Sounds and Places: Experiencing Bluebrain’s ‘Central Park’
Bluebrain is not a startup. There’s no technical co-founder or venture capital dollars. In fact, they’re not even a company. Bluebrain is a Washington DC-based band, and they’ve created one of the most compelling location-based apps of the past twelve months. The app is a location-based album called Central Park (Listen to the Light), and it accomplishes what very few others have to date been able to: namely, to build an app that actually augments reality vis a vis location. More than that, though, I’d like to suggest that Central Park (Listen to the Light) is a model for the possibilities of what the next generation of location-based apps should look like.
First, a couple of words about the project. Bluebrain is a two-person ensemble, including brothers Ryan and Hays Holladay. Central Park (Listen to the Light) is their second location-based album, following the release of National Mall in May 2011. The concept behind the album is simple: it’s an app that users can download to their iPhone, and that is designed to be listened to within the context of a specific location — in this case, New York’s Central Park. As the user is moving through the park, the app “tracks their location via the iPhone’s built-in GPS capabilities; the melody and rhythm of the music varies in accordance with the user’s path.” Central Park (Listen to the Light), in other words, is a soundtrack for your experience in Central Park. And it is, uniquely, your soundtrack — because although the music is contextually tied to your location in the park, the progression and sequencing of that music is determined by factors like route and pace that have led you to that spot.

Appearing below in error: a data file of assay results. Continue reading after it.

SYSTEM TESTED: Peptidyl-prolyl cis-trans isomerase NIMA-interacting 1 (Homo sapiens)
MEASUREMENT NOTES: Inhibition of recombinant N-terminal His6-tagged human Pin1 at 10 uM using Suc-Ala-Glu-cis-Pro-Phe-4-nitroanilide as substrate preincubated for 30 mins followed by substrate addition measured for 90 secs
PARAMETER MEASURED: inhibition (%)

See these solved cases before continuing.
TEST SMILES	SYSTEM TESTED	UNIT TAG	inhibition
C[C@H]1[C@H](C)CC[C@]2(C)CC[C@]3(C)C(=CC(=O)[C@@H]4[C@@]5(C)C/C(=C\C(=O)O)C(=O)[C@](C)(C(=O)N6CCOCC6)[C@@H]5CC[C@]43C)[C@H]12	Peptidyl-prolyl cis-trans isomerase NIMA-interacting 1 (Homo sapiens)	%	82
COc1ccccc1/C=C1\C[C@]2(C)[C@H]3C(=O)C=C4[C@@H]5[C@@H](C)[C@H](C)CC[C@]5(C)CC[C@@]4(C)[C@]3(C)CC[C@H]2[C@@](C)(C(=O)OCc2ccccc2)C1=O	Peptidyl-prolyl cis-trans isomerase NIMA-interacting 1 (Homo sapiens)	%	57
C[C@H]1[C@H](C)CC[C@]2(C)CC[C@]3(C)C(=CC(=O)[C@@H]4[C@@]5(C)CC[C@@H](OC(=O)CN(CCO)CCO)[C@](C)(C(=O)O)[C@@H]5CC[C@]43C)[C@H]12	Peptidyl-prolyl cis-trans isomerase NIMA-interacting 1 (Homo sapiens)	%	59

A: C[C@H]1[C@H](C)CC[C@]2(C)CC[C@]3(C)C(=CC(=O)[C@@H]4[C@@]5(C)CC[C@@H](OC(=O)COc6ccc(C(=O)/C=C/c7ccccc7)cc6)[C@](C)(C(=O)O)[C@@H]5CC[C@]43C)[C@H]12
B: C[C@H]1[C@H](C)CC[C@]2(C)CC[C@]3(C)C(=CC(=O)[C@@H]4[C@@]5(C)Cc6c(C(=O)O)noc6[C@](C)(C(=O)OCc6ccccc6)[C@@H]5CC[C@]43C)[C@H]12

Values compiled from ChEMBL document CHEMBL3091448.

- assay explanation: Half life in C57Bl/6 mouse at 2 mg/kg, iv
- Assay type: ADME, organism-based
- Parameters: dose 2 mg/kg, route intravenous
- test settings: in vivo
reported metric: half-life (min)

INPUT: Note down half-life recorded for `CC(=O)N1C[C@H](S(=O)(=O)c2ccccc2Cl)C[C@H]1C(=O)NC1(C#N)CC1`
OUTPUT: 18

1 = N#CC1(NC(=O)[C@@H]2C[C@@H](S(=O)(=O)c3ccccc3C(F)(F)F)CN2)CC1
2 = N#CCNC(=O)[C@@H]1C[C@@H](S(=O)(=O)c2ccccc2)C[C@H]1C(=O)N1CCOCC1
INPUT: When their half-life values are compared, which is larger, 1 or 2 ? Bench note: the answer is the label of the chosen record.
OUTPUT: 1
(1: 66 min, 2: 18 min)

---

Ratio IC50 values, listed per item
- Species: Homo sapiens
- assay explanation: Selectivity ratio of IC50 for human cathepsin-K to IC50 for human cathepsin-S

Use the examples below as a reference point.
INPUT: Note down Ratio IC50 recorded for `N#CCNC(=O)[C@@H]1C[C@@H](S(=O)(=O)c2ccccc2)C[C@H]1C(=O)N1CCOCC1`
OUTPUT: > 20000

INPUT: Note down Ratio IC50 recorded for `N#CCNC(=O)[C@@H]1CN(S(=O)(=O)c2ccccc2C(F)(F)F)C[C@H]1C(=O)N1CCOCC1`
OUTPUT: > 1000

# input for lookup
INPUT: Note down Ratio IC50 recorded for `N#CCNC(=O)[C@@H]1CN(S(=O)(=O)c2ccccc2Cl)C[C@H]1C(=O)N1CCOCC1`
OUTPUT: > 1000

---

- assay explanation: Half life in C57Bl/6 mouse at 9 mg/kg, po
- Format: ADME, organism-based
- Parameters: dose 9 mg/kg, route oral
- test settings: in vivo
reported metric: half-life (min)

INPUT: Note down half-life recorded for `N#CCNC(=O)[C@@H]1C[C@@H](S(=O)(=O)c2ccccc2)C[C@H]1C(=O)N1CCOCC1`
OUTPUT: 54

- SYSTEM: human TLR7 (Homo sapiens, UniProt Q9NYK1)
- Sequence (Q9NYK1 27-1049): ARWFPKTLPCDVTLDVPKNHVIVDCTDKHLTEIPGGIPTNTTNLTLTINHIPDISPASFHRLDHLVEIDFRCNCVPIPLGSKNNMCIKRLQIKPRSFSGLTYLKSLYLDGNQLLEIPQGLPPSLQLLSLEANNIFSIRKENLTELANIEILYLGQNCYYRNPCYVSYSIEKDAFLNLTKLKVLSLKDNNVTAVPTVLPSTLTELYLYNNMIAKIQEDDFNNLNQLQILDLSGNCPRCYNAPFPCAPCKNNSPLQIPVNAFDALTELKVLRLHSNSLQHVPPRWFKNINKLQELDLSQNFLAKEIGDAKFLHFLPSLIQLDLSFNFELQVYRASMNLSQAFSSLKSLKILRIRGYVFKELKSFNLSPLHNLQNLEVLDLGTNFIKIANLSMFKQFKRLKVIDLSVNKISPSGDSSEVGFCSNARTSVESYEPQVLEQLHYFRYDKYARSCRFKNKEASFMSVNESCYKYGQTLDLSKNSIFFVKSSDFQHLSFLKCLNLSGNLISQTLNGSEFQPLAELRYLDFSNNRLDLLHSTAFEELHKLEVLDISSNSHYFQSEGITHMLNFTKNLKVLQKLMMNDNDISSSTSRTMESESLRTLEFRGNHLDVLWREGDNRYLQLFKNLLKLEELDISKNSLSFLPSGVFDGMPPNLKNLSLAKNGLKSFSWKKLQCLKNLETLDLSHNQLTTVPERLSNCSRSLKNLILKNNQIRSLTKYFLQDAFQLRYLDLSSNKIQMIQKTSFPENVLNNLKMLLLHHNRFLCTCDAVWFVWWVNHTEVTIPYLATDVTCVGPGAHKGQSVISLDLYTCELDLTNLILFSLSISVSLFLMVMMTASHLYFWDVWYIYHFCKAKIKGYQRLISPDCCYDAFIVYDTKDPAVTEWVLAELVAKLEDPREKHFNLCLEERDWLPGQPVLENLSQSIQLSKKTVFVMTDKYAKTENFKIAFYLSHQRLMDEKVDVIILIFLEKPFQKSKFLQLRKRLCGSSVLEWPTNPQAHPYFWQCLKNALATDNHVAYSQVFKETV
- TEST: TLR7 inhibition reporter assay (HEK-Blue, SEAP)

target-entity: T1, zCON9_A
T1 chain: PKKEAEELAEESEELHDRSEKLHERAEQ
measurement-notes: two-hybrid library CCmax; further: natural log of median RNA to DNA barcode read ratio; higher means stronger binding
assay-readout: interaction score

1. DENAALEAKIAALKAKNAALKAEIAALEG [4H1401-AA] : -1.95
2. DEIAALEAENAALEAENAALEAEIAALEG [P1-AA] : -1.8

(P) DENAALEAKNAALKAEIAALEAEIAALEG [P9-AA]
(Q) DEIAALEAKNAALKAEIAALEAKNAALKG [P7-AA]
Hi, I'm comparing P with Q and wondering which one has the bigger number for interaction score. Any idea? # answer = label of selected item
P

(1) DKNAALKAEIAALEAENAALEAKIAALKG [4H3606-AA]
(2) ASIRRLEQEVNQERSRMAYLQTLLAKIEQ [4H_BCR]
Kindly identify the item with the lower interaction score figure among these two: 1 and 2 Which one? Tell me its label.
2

Central Park builds on the rich layer of metadata surrounding your location (route, speed, topography) to craft a wholly unique experience. But consider the effect: it’s a soundtrack for your exploration of the park. The app itself fades into the background of that exploration, augmenting it and making it new, but never becoming the focal point of your experience. “It’s a choose your own adventure album,” and the adventure is layered onto your reality. It might not qualify as capital-A Augmented Reality, but there’s no doubt that Central Park is a far more powerful user experience than most other Augmented Reality apps on the market. This, I want to suggest, is the real potential of “location-based apps” and “augmented reality” – the potential to layer brand new experiences on top of the rich data that exists within everything that we call “location.”
Compare Central Park’s use case to the broad category of apps that we refer to as ‘location based’, i.e. restaurant review apps, social networking apps, daily deals apps, etc… By and large, these products understand location as a simple reference point (literally) of latitude and longitude. In these cases, location is something to be catalogued, and not something to be interacted with. Rather than fading away into the background, the app becomes the center point of an experience, the user dutifully picking away at tiny keys to check in, update a status, or search. Rather than creating experience, the app is merely representing it. Central Park, on the other hand, understands that the app doesn’t need to be the center of the user’s attention in order to create a magical experience, but can instead use a variety of data about your location to embed itself into the very experience itself.
Ultimately, I think, what we’re talking about are apps that implicitly use all of the rich metadata of location (things like route, environment, topography, proximity to other people, places, and things, etc…) to create magical, serendipitous experiences in day-to-day life. We’re talking about things like autonomous search. Serendipity engines. That kind of thing. Now, this isn’t to suggest that there aren’t beautiful technologies, well designed apps, and very profitable business models that are being built on top of the location-as-reference-point model. But personally? I would love to see what’s possible when we consider all of the ways that location creates experience. Or when we think in terms of creating experience through location, and not merely representing it. A next generation of location-based apps that incorporates all of the rich data of location, rather than just a spot on a map, to create magical new experiences and to tell new stories.
Michael Fives is the organizer of the Location Based Apps meetup in NYC, a group of developers and entrepreneurs that meets monthly to talk all things location. Currently, Michael is a product manager at Meetup, focusing on mobile. He develops for web (front-end) and mobile (iOS) in his spare time.